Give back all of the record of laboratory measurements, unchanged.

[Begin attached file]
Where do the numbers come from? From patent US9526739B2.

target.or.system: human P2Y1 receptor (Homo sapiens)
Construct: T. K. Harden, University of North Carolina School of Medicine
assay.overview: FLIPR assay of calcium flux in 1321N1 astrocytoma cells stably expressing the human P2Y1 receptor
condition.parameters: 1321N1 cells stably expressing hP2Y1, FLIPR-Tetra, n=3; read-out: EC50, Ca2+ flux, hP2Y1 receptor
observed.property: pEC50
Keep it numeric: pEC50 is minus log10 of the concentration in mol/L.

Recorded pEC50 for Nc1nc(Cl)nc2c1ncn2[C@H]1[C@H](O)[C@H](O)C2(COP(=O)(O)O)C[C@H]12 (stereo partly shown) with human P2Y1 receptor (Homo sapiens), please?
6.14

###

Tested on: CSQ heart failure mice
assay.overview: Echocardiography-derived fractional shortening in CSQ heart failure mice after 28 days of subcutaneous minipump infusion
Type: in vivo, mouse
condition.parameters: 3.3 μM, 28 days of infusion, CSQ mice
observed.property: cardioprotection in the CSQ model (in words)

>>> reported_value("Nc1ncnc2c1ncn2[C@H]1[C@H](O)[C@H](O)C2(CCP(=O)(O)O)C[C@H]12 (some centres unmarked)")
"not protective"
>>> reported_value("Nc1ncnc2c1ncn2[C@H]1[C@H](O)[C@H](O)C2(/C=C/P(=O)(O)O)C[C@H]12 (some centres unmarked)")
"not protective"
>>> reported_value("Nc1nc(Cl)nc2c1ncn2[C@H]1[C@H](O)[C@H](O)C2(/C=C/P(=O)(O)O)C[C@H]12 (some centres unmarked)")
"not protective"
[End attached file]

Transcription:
Where do the numbers come from? From patent US9526739B2.

target.or.system: human P2Y1 receptor (Homo sapiens)
Construct: T. K. Harden, University of North Carolina School of Medicine
assay.overview: FLIPR assay of calcium flux in 1321N1 astrocytoma cells stably expressing the human P2Y1 receptor
condition.parameters: 1321N1 cells stably expressing hP2Y1, FLIPR-Tetra, n=3; read-out: EC50, Ca2+ flux, hP2Y1 receptor
observed.property: pEC50
Keep it numeric: pEC50 is minus log10 of the concentration in mol/L.

Recorded pEC50 for Nc1nc(Cl)nc2c1ncn2[C@H]1[C@H](O)[C@H](O)C2(COP(=O)(O)O)C[C@H]12 (stereo partly shown) with human P2Y1 receptor (Homo sapiens), please?
6.14

###

Tested on: CSQ heart failure mice
assay.overview: Echocardiography-derived fractional shortening in CSQ heart failure mice after 28 days of subcutaneous minipump infusion
Type: in vivo, mouse
condition.parameters: 3.3 μM, 28 days of infusion, CSQ mice
observed.property: cardioprotection in the CSQ model (in words)

>>> reported_value("Nc1ncnc2c1ncn2[C@H]1[C@H](O)[C@H](O)C2(CCP(=O)(O)O)C[C@H]12 (some centres unmarked)")
"not protective"
>>> reported_value("Nc1ncnc2c1ncn2[C@H]1[C@H](O)[C@H](O)C2(/C=C/P(=O)(O)O)C[C@H]12 (some centres unmarked)")
"not protective"
>>> reported_value("Nc1nc(Cl)nc2c1ncn2[C@H]1[C@H](O)[C@H](O)C2(/C=C/P(=O)(O)O)C[C@H]12 (some centres unmarked)")
"not protective"